It’s tempting to just pour those unused or expired pills down the drain, but improperly disposing of leftover pharmaceuticals can have serious consequences. Recent studies have shown that these chemicals turn back up in local water supplies, with known environmental impacts and possible human health consequences. Luckily, it’s not difficult to find places that will take back unused medications. Many pharmacies have drop-off locations — CVS, for example, provides drug collection boxes for local law enforcement agencies that apply for them. Even if there isn’t a drop box available all the time, many communities host periodic drug take-back days, when local law enforcement agencies will collect unwanted meds at a designated spot.
Unfortunately, it’s almost impossible to truly recycle an unused pharmaceutical, says Lichtenstein. In most cases, the collected drugs are sent to a special facility where they’re incinerated. The important thing here is to keep the drugs out of the regular solid waste stream, where they could present an environmental hazard or even endanger other people or animals who might come across them in the garbage.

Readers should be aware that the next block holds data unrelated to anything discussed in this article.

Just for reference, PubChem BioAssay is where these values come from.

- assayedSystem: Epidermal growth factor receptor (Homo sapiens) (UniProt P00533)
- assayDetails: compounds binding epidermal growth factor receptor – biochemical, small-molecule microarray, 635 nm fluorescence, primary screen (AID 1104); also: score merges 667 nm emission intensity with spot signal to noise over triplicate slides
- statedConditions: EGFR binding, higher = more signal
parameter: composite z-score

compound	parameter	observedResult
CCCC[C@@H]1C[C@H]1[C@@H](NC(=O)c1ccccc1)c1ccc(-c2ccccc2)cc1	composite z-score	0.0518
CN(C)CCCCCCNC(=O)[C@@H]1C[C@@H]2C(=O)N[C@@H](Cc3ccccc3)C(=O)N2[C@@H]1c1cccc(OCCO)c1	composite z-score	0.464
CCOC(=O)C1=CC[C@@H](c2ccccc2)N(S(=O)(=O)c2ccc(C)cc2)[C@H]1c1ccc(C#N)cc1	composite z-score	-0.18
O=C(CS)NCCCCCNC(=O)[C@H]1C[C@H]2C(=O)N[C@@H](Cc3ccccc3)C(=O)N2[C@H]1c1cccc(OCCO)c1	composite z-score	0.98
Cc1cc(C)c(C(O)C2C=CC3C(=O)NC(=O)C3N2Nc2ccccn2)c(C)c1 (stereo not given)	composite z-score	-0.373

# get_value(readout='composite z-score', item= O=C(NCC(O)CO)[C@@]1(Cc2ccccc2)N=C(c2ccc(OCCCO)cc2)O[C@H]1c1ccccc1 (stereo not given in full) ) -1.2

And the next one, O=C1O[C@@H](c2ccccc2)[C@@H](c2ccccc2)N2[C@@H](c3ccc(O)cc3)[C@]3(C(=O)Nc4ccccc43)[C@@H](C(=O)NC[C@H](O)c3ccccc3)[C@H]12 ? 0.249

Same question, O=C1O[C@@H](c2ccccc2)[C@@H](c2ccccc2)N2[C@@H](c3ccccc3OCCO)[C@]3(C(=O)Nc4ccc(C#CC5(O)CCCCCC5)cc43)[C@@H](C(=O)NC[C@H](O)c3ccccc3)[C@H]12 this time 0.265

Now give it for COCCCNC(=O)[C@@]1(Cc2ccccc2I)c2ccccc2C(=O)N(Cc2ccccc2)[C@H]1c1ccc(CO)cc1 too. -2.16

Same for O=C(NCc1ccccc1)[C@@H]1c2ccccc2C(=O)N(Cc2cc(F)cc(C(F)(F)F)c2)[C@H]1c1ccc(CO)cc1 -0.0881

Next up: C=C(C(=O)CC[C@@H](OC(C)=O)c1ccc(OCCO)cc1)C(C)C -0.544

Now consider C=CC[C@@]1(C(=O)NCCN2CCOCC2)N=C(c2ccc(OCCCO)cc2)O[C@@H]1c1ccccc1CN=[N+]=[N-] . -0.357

Medications aside, there are plenty of other chemicals out there to consider. Motor oil and paint are common examples of leftover chemicals people often end up having on their hands. These also pose a threat to the environment and should not be allowed to go into the regular solid waste stream, Lichtenstein says. Some communities have waste drop-off sites for these kinds of chemicals, or they might host chemical take-back events throughout the year.
Sometimes, businesses will accept chemicals that are relevant to their industry. Most garages and auto repair shops will take back used motor oil, which is easily cleaned and reused, Lichtenstein says. And some nonprofit organizations, such as PaintCare, have drop-off sites around the country and can direct you to the closest one.